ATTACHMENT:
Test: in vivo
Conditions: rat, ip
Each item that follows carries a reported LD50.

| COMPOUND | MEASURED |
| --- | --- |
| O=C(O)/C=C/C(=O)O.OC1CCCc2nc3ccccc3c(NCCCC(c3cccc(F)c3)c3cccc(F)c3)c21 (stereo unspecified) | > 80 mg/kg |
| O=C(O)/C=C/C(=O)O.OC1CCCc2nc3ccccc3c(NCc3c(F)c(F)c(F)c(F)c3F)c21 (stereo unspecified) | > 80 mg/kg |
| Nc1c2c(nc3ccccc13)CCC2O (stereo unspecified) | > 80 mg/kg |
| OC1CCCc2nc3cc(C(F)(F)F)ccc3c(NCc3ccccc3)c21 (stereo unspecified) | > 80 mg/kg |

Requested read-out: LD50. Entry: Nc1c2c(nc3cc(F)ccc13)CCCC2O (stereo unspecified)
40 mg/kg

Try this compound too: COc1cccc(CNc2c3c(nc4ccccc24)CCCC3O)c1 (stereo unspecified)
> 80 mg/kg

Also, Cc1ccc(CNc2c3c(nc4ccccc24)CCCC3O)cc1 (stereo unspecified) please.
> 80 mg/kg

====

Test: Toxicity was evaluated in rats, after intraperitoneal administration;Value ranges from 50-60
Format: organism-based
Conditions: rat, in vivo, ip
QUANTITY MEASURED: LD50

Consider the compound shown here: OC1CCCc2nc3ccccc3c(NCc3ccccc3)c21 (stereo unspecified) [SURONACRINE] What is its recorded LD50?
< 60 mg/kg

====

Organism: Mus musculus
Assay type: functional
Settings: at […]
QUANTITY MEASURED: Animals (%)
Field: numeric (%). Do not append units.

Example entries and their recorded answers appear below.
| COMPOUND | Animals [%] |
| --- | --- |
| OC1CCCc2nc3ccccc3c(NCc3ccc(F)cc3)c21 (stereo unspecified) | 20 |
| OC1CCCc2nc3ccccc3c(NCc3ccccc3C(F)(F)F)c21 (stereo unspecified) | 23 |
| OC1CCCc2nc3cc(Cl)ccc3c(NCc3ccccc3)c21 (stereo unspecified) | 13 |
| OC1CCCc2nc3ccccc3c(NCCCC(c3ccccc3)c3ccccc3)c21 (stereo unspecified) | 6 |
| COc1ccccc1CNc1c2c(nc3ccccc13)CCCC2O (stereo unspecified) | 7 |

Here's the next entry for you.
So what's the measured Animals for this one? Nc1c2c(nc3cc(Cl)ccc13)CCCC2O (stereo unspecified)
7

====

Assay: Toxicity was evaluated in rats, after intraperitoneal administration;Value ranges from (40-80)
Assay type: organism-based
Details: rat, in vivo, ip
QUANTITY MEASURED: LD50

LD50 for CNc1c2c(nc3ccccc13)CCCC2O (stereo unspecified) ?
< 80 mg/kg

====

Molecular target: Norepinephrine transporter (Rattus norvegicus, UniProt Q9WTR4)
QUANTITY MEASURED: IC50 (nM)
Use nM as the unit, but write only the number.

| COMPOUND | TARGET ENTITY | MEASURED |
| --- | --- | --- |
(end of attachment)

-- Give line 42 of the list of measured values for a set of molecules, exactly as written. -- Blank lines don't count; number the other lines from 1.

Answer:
Assay type: organism-based